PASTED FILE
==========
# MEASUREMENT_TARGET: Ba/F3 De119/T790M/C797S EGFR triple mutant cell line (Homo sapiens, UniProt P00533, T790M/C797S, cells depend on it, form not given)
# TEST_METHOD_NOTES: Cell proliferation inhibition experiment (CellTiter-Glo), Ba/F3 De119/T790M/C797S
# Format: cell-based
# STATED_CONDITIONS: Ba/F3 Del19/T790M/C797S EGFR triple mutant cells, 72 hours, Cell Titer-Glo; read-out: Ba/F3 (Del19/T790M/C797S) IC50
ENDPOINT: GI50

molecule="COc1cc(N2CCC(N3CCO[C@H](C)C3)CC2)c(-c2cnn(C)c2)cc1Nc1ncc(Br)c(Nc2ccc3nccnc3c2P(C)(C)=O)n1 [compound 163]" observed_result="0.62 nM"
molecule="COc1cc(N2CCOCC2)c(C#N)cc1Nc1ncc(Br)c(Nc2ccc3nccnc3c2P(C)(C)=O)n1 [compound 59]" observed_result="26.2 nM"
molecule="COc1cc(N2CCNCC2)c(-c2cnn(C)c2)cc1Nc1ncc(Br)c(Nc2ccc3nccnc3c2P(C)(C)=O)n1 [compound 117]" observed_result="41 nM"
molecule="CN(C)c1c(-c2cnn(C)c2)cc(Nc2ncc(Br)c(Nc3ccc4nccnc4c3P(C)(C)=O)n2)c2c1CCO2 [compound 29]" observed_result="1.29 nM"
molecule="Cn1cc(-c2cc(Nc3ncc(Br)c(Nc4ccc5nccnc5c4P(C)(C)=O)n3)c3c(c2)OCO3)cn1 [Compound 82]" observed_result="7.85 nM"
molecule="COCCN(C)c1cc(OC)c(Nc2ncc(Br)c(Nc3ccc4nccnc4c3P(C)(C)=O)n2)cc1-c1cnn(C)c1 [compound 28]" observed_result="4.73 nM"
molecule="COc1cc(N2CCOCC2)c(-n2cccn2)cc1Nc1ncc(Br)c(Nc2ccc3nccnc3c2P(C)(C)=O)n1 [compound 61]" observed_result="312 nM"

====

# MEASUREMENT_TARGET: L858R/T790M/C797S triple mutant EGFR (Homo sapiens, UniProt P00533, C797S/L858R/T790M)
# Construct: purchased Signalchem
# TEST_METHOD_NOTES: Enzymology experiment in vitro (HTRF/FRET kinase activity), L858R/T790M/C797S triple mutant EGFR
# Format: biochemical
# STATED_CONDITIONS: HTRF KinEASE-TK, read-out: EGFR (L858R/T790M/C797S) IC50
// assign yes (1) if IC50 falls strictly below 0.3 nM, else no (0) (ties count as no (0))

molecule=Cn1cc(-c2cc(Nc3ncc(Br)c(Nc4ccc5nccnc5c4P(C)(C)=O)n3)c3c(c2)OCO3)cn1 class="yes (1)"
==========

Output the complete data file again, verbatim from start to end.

# MEASUREMENT_TARGET: Ba/F3 De119/T790M/C797S EGFR triple mutant cell line (Homo sapiens, UniProt P00533, T790M/C797S, cells depend on it, form not given)
# TEST_METHOD_NOTES: Cell proliferation inhibition experiment (CellTiter-Glo), Ba/F3 De119/T790M/C797S
# Format: cell-based
# STATED_CONDITIONS: Ba/F3 Del19/T790M/C797S EGFR triple mutant cells, 72 hours, Cell Titer-Glo; read-out: Ba/F3 (Del19/T790M/C797S) IC50
ENDPOINT: GI50

molecule="COc1cc(N2CCC(N3CCO[C@H](C)C3)CC2)c(-c2cnn(C)c2)cc1Nc1ncc(Br)c(Nc2ccc3nccnc3c2P(C)(C)=O)n1 [compound 163]" observed_result="0.62 nM"
molecule="COc1cc(N2CCOCC2)c(C#N)cc1Nc1ncc(Br)c(Nc2ccc3nccnc3c2P(C)(C)=O)n1 [compound 59]" observed_result="26.2 nM"
molecule="COc1cc(N2CCNCC2)c(-c2cnn(C)c2)cc1Nc1ncc(Br)c(Nc2ccc3nccnc3c2P(C)(C)=O)n1 [compound 117]" observed_result="41 nM"
molecule="CN(C)c1c(-c2cnn(C)c2)cc(Nc2ncc(Br)c(Nc3ccc4nccnc4c3P(C)(C)=O)n2)c2c1CCO2 [compound 29]" observed_result="1.29 nM"
molecule="Cn1cc(-c2cc(Nc3ncc(Br)c(Nc4ccc5nccnc5c4P(C)(C)=O)n3)c3c(c2)OCO3)cn1 [Compound 82]" observed_result="7.85 nM"
molecule="COCCN(C)c1cc(OC)c(Nc2ncc(Br)c(Nc3ccc4nccnc4c3P(C)(C)=O)n2)cc1-c1cnn(C)c1 [compound 28]" observed_result="4.73 nM"
molecule="COc1cc(N2CCOCC2)c(-n2cccn2)cc1Nc1ncc(Br)c(Nc2ccc3nccnc3c2P(C)(C)=O)n1 [compound 61]" observed_result="312 nM"

====

# MEASUREMENT_TARGET: L858R/T790M/C797S triple mutant EGFR (Homo sapiens, UniProt P00533, C797S/L858R/T790M)
# Construct: purchased Signalchem
# TEST_METHOD_NOTES: Enzymology experiment in vitro (HTRF/FRET kinase activity), L858R/T790M/C797S triple mutant EGFR
# Format: biochemical
# STATED_CONDITIONS: HTRF KinEASE-TK, read-out: EGFR (L858R/T790M/C797S) IC50
// assign yes (1) if IC50 falls strictly below 0.3 nM, else no (0) (ties count as no (0))

molecule=Cn1cc(-c2cc(Nc3ncc(Br)c(Nc4ccc5nccnc5c4P(C)(C)=O)n3)c3c(c2)OCO3)cn1 class="yes (1)"